I just don't see a solution that is going to get people to cluster more, given our culture. I think the long-term solution is electric cars and the possibilities that shared, highly convenient, self-driven cars present. So instead of changing behaviors drastically, we use technology to make the required changes much smaller.
You already feel a mild version of this in rush-hour on NYC subways. Your body will move slightly as the train breaks, often causing people to lose balance (particularly if they never experienced this previously)
Also, the distances between cities in the US is far greater than what it is in EU nations like Germany or Italy. Plus the scenery is much better. Ever ridden across North Dakota?
Assuming you live in Europe. It's different in the US.
Some people do legitimately have a need for larger vehicles. The farmer I use to work for had 4 or 5 F-150s to be used on the farms (no way you are getting a regular car in and out of some of those waterlogged fields). Those were farm equipment, not something you use to drop off the kids at school. People who need vehicles like that to go grocery shopping are an extreme minority.
And I have never seen any of the roads around here closed, even when impassable by anything short of a snowmobile or a tractor.
2. Wasn't that image on a Photoshop hoax site?
3. That path is perfectly clear. Try driving a car with 4" of clearance through 8" of snow. It can be done with very good snow tires, but not nearly as quickly as a vehicle with more clearance.
2. I do not believe so.
3. This is true. You have to clear the roads for people to use smaller cars.
If U.S. cities had proper cycling infrastructure, I would expect many more adults would use bikes for local travel. But as it is, driving is certainly more reasonable for many people when the alternative is biking on a shoulderless road with deadly vehicles passing inches away from you.
Lucky for me, I live near the most bike friendly city in the country - and it's not on the left hand coast. ;)
If it was feasible and I lived within 10 miles of where I work, I would for sure bike. Right now, I commute almost 20 minutes in my car, so biking to and from work just isn't a great idea. If I lived and worked in the city, I would for sure bike every day. Even if I worked in the city, I would utilize the light rail for the majority of my commute. It sucks I would still have to drive 10-15 minutes to get to the light rail though.
A historical example comes to mind: the collapse of the slave industry in the American South in the 1800s. (Please note that I'm referring to very specific aspects of the trade; I'm not by any means equating slavery with the energy sector, morally or otherwise.)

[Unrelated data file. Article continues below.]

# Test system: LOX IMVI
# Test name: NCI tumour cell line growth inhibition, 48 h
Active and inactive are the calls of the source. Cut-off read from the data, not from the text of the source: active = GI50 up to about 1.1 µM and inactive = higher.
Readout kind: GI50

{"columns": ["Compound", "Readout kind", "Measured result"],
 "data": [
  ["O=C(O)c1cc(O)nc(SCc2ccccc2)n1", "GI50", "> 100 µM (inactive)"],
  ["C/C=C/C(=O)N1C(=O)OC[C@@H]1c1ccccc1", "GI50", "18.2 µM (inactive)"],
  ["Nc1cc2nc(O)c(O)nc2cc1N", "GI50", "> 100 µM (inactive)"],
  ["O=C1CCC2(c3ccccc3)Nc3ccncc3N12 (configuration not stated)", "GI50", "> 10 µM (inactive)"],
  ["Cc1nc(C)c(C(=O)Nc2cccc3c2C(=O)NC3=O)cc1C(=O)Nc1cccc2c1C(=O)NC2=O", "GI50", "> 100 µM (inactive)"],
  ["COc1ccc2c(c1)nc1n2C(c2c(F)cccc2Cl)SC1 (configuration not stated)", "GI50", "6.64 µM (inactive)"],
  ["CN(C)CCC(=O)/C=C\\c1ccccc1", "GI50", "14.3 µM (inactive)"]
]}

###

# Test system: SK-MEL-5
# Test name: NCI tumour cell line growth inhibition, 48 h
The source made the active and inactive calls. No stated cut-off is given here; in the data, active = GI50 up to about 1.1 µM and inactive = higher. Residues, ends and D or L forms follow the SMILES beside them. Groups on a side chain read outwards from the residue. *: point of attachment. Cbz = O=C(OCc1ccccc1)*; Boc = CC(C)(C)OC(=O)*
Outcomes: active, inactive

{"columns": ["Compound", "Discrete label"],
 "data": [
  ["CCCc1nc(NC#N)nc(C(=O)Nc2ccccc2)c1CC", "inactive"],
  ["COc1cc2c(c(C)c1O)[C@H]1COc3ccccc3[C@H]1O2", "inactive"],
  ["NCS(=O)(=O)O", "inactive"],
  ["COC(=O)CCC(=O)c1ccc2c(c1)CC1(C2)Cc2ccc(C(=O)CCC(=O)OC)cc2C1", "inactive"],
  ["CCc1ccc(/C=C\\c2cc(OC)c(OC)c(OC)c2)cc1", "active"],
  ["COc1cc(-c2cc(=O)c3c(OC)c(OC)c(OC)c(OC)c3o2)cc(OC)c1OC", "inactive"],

If you were to consider abolition from a short-term point of view, as many Americans did, it seemed like a terrible idea. It had catastrophic effects on millions of working, poor Americans. After all, it meant crippling the nation's single largest industry.
And yet, when we reflect on the American slave trade and its eventual decline, those hardships are trumped by greater moral and economic imperatives. The moral imperatives go without saying. The economic ones had to do with recognizing the true cost of labor and finding new opportunities, some of which were outside of agriculture.
Some moral and economic imperatives exist in our current conversation about restructuring the energy industry, which are only visible from a long-term perspective. For example, we're morally bound to address the long-term environmental impact and dangerousness of car travel (although, again, I'm not suggesting this moral imperative is equal to that of abolishing slavery). From an economic standpoint, we're also bound to recognize that our current methods of producing and consuming energy are unsustainable.
TL;DR: Sometimes radically restructuring an industry is the smart - and right - thing to do, despite the relatively short-term economic hardships that it causes.
See, this is where I have to disagree - I think people who insist on driving their own cars should fund those who take public transport.
The government is trying to encourage public transportation - that puts less stress on roads and infrastructure, it causes less pollution and damage to the environment, and means roads are less congested.
Also, public transport is one of those funny things that actually gets better the more people use it.
Fares will go down, and you'd get more frequent services.